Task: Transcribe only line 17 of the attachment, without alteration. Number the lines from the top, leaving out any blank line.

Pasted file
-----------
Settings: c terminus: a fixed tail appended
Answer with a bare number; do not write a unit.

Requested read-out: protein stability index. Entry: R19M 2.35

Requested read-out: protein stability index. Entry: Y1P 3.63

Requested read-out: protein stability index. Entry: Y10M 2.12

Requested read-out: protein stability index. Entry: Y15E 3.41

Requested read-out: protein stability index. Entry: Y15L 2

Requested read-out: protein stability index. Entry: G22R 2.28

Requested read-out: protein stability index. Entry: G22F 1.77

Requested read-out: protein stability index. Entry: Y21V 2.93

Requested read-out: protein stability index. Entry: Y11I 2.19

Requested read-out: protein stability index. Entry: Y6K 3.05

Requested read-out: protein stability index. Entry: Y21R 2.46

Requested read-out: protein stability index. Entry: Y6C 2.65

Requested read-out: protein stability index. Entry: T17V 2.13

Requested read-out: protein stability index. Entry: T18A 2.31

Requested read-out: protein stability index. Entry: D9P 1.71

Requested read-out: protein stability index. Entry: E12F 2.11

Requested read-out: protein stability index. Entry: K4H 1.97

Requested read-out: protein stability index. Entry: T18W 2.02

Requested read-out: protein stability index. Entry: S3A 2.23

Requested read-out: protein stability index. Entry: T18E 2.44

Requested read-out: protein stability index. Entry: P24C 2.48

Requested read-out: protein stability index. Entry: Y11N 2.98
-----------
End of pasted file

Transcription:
Requested read-out: protein stability index. Entry: D9P 1.71